Timothy C. May, cofounder of the Cypherpunks mailing list and author of the Crypto Anarchist Manifesto, died last week at his home on Corralitos, Calif. He was 67. Crypto-anarchists put forward the notion that crypto—meaning the power to encrypt and decrypt communications—combined with decentralized computing networks would protect user privacy and enhance individual liberties. May’s writings presaged, and perhaps influenced, the invention of bitcoin.

May’s death was first reported on Saturday in a Facebook post by fellow cypherpunk Lucky Green. “Death appears to be from natural causes pending autopsy,” Green writes. “I.e. Tim did not die in a hail of bullets as so many who didn’t know Tim all that well and largely from his public writings had predicted. 😊” May was a staunch libertarian (“I read [Atlas Shrugged] nonstop for three days, and to the disdain of my teachers in school, I would write articles about the Anti-Trust Act and the evils of the Sherman Act”) and a prolific collector of firearms.

In fall 1988, two years after retiring from Intel a wealthy man, May dashed out the Crypto Anarchist Manifesto, which in just under 500 words laid out a prescient vision of the future of digital technology. In the essay, inspired by the work of cryptographer David Chaum, May wrote that developments in computer tech “will alter completely the nature of government regulation, the ability to tax and control economic interactions, the ability to keep information secret, and will even alter the nature of trust and reputation.”

Related: The Wild, Baffling, and Sometimes Terrifying History of Crypto-Anarchy

Four years later, May and pals Eric Hughes and Hugh Daniel launched the Cypherpunks mailing list—the name is a play on the cyberpunk genre of fiction—and a movement was born. (May, Hughes, and free-speech activist John Gilmore famously appeared on the cover of the second issue of Wired magazine, in 1993. You can read the accompanying piece here.) Among the many prominent mailing list participants were British cryptographer Adam Back (now CEO of Blockstream) and digital currency trailblazer Wei Dai, both of whose ideas are known to have influenced bitcoin’s pseudonymous inventor Satoshi Nakamoto. The list dissolved after the attacks of Sept. 11, 2001.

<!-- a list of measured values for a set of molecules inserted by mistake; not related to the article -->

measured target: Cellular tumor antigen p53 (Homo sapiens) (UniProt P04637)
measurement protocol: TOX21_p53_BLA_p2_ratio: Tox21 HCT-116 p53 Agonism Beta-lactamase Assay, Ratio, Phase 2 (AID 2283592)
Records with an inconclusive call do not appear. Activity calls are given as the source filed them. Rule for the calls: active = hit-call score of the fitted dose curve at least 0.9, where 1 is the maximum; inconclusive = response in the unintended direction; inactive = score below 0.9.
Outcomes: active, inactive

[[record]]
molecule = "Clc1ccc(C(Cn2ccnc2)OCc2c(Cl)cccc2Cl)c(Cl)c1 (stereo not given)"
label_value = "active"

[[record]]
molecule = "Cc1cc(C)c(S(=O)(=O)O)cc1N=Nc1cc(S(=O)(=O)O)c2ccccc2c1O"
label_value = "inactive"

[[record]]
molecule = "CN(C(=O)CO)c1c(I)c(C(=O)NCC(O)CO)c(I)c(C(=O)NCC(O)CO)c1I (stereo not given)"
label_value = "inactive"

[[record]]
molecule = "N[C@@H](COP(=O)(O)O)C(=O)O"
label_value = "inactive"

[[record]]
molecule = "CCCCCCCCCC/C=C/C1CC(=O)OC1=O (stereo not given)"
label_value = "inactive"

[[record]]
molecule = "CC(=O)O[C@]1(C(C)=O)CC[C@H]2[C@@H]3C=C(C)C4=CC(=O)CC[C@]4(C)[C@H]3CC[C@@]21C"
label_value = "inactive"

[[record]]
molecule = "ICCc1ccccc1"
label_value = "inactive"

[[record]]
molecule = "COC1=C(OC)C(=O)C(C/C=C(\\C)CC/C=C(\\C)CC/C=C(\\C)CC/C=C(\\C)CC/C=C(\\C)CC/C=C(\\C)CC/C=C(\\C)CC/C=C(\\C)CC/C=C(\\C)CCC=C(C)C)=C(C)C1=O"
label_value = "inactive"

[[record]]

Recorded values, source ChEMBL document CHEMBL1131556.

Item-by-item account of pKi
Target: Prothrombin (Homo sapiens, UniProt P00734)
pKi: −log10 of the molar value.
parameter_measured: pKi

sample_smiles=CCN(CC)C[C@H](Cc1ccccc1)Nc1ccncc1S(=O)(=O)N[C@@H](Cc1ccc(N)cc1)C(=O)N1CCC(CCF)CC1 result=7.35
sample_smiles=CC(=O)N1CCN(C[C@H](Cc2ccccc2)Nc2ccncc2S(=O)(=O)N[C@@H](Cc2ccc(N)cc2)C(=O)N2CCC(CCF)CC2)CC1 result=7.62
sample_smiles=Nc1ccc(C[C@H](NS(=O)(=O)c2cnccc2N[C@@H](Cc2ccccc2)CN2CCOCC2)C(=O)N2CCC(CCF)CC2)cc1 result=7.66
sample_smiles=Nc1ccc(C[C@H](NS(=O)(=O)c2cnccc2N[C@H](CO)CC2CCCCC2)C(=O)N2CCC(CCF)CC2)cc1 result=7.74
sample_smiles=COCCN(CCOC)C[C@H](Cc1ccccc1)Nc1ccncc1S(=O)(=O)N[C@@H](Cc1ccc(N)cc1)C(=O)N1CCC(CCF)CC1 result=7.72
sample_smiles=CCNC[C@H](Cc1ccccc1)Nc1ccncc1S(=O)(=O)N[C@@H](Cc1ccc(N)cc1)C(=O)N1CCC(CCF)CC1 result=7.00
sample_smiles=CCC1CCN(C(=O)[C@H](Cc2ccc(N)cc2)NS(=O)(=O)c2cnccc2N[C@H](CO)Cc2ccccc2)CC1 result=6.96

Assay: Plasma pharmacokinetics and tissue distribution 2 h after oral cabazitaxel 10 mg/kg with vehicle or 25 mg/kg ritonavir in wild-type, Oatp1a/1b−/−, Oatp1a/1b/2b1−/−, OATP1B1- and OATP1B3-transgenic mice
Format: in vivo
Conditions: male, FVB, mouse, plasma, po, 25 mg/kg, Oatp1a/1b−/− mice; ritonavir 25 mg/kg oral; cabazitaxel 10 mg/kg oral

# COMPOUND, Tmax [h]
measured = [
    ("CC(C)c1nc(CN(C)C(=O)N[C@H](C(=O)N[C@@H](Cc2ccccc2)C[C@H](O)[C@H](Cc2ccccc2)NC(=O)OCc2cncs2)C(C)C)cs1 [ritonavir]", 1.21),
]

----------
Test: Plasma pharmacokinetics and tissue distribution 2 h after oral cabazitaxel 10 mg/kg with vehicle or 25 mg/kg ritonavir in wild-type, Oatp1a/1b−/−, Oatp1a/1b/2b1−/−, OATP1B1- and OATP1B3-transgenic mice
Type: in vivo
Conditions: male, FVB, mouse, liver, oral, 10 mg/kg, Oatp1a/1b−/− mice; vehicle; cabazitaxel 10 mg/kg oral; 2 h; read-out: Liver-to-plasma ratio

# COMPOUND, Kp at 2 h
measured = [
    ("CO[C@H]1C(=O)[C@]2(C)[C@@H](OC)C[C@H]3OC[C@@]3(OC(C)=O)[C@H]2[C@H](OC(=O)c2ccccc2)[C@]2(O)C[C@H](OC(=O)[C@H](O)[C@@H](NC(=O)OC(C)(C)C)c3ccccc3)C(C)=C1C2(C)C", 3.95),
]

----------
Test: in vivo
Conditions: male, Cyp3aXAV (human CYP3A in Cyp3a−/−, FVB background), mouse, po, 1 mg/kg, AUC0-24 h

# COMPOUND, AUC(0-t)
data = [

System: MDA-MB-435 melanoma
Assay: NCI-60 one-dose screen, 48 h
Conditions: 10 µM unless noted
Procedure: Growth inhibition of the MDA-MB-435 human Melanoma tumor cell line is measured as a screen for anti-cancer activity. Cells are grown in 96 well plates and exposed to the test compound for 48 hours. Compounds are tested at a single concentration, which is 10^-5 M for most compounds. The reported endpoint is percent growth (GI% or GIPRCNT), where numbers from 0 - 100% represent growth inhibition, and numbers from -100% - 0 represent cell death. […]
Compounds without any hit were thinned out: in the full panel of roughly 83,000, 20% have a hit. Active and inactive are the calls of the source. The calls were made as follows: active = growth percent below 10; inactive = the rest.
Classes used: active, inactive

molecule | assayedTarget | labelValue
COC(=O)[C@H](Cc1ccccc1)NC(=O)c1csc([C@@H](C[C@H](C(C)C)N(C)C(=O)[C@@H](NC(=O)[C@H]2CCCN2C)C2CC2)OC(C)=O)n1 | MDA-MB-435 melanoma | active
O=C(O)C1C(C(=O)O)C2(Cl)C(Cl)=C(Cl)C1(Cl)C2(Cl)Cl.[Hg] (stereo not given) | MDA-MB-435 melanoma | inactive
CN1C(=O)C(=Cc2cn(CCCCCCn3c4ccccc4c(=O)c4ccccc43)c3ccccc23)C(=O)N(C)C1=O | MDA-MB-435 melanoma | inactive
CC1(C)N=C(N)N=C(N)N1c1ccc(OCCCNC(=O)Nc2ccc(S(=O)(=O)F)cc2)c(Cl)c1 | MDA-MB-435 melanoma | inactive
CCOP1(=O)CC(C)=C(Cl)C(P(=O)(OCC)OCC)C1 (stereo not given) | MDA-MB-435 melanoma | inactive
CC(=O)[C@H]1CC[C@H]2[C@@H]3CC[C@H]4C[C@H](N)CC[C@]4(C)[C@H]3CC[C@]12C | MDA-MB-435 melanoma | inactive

Nick Szabo, who coined the phrase “smart contracts” and was a member of the Cypherpunks list, remembered May on Twitter:

May was notoriously private, but when he did speak out, he could be unsparing. In October, CoinDesk published, in Q&A form, “a sprawling 30-page evisceration of a technology industry he feels is untethered from reality” that May wrote to mark the 10th anniversary of bitcoin. “I can’t speak for what Satoshi intended, but I sure don’t think it involved bitcoin exchanges that have draconian rules about KYC, AML, passports, freezes on accounts and laws about reporting ‘suspicious activity’ to the local secret police,” May wrote. “There’s a real possibility that all the noise about ‘governance,’ ‘regulation’ and ‘blockchain’ will effectively create a surveillance state, a dossier society.” With typical bluntness, he added: “I think Satoshi would barf.”

Image via YouTube.